Historic Preservation Committee Awards Historic Preservation Leaders

Awards are to be Presented at City Council, Tuesday, June 6, at 5 p.m.

Contact: Kirsten Armstrong, Principal Planner Historic Preservation, kirsten.armstrong@aspen.gov

Aspen, Colorado – June 5, 2023 – The City of Aspen’s Historic Preservation Commission will present its annual awards during City Council’s meeting on Tuesday, June 6 at 5 p.m. The awards have been given for over 30 years to recognize projects that have made an outstanding contribution to historic preservation in Aspen, and to thank those responsible.

This year HPC will honor the Wheeler Opera House

The Wheeler Opera House located at 320 E. Hyman Avenue is a three-story theater building with additional commercial space constructed in 1889, blending the Italianate and Romanesque Revival architectural styles.

Wheeler Exterior
Photo credit Jordan Curet

It was originally financed by Jerome B. Wheeler, a New York investor who figured prominently in the Aspen area in the late 19th Century. Designed by W. J. Edbrooke, it was the third largest opera house in Colorado at the time that it was built, and it was made with local peach blow sandstone from the Frying Pan Valley. Its architectural style, opulence, and performances facilitated by the Silver Circuit association gave the mining town of Aspen a sense of prestige and community.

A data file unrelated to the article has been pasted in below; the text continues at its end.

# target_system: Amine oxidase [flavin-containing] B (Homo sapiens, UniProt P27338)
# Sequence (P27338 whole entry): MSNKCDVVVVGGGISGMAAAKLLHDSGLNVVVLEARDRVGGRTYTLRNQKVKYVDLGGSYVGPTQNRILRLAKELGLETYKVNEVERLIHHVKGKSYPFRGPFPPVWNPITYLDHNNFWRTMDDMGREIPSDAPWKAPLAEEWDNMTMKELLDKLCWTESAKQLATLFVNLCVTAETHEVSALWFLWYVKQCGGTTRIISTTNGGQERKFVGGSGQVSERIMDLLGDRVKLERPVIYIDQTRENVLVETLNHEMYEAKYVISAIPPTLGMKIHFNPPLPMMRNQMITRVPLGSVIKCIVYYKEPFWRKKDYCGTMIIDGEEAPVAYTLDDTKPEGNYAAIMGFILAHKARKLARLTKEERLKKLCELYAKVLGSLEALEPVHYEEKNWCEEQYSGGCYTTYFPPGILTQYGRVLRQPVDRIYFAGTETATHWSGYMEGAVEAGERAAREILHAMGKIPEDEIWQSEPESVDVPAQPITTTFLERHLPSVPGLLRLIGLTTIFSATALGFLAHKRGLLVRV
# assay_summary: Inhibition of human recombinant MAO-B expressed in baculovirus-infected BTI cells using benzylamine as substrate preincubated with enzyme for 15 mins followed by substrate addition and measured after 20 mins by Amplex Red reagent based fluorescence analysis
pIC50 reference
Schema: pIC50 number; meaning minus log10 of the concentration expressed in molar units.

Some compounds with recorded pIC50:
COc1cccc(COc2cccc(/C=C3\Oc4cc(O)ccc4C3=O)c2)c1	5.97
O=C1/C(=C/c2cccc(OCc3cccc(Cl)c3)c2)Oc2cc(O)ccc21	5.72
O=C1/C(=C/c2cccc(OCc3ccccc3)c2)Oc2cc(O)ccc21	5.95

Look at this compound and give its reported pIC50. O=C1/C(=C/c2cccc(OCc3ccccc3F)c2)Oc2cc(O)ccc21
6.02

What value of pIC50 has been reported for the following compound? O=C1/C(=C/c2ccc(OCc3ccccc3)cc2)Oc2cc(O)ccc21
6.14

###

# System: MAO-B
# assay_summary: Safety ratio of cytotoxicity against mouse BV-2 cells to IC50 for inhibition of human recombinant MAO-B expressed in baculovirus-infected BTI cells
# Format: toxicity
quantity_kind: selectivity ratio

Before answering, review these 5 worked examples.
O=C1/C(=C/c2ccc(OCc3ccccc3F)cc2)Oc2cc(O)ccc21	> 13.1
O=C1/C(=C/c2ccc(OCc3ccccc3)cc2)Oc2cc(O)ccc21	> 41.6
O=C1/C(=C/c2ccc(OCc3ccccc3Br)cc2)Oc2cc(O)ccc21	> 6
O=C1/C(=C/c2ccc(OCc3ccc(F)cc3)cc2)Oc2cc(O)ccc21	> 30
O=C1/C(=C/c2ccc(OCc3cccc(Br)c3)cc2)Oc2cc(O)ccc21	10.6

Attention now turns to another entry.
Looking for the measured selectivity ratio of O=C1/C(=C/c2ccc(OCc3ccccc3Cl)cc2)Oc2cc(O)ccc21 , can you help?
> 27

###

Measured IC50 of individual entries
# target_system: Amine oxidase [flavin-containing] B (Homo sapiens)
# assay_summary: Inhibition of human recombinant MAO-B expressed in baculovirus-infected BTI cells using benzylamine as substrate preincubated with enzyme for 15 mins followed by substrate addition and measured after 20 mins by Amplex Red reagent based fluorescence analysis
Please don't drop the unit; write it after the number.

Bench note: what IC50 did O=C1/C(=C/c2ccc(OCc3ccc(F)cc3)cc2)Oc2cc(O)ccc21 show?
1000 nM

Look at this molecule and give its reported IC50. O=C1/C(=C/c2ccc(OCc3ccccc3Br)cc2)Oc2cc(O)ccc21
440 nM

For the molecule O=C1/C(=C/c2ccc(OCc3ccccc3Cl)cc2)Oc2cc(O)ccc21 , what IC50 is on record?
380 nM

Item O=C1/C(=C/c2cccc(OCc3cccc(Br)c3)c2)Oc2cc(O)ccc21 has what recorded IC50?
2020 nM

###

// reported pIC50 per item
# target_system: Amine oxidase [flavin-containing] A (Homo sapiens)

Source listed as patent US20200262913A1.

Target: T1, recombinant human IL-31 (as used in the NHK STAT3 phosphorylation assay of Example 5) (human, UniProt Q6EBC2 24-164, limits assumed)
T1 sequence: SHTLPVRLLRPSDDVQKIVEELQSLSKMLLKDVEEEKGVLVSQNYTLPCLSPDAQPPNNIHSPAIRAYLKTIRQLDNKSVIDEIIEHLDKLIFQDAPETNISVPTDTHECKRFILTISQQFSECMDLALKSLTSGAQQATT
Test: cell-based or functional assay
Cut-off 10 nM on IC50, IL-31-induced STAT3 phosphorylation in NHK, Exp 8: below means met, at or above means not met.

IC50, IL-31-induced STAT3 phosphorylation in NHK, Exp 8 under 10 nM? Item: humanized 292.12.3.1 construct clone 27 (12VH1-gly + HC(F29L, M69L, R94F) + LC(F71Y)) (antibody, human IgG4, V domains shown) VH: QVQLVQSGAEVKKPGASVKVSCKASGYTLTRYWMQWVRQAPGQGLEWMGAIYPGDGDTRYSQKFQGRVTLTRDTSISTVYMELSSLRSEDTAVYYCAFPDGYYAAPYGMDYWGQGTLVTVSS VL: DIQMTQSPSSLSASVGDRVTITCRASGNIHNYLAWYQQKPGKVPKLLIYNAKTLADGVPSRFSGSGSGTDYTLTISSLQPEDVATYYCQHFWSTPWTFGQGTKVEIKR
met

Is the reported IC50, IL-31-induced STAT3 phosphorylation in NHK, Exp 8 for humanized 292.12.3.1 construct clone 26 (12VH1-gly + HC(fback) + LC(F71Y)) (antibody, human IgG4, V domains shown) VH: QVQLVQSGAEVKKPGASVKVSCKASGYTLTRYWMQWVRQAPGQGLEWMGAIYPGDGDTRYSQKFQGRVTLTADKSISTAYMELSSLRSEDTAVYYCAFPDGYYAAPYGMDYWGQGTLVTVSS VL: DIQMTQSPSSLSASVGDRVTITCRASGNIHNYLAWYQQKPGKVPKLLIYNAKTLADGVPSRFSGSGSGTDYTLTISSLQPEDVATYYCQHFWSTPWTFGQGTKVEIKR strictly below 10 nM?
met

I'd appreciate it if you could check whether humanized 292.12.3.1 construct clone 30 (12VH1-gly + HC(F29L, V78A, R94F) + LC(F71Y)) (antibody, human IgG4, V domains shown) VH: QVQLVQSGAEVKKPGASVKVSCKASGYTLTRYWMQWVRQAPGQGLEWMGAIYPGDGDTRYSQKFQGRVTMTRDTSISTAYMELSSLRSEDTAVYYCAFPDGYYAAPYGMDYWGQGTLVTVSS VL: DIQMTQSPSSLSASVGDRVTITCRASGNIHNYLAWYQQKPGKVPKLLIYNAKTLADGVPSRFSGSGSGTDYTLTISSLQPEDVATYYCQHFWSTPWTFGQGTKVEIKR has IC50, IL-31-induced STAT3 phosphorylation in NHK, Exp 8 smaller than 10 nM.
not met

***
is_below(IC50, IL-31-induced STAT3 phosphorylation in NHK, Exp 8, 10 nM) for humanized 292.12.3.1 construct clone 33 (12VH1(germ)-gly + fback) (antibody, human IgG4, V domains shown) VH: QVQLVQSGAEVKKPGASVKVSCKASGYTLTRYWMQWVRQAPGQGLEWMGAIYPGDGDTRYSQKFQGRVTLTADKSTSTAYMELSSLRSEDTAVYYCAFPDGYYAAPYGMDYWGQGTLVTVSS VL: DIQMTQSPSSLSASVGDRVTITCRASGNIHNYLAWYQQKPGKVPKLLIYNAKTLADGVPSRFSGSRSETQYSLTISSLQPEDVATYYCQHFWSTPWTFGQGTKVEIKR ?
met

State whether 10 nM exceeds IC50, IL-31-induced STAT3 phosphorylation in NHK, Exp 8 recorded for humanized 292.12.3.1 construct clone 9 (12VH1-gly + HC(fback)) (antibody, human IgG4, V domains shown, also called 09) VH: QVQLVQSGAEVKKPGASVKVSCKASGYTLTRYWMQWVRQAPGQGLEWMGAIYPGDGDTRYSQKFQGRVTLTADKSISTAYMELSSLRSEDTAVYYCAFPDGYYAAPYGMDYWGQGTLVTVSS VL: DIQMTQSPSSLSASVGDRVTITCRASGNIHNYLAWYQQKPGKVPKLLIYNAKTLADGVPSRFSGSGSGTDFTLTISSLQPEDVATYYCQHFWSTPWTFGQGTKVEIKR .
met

It was listed on the National Register of Historic Places in 1972 and was designated a local Aspen landmark in 1981 for its architectural significance and its contribution as a cultural center in Aspen.

The building recently underwent a multi-year exterior restoration which included investigation of its historic materials, replacement of sandstone where needed, and tuckpointing.

Replacement sandstone was sourced from a quarry in Wyoming and was carefully cut based on measurements taken in the field and the historic investigation. Additional investigation on paint type and color occurred, resulting in the stripping of paint where it did not historically occur and the stripping and re-painting of certain features with a more historically accurate color. The work included the reversal of alterations that had been completed over the years, allowing the building to be appreciated under its original intent.

“It’s an honor to get to work on a building with a history like the Wheeler and I’m proud of the restoration work the team completed,” said Robert Schober, Director of Asset Management at the City of Aspen.

Recognition for this successful project is given to the City of Aspen; Summit Sealants; Concept One Group; Mills+Schnoering Architects; Forrest Painting; KL&A; Built Environment Evolution; and BendonAdams.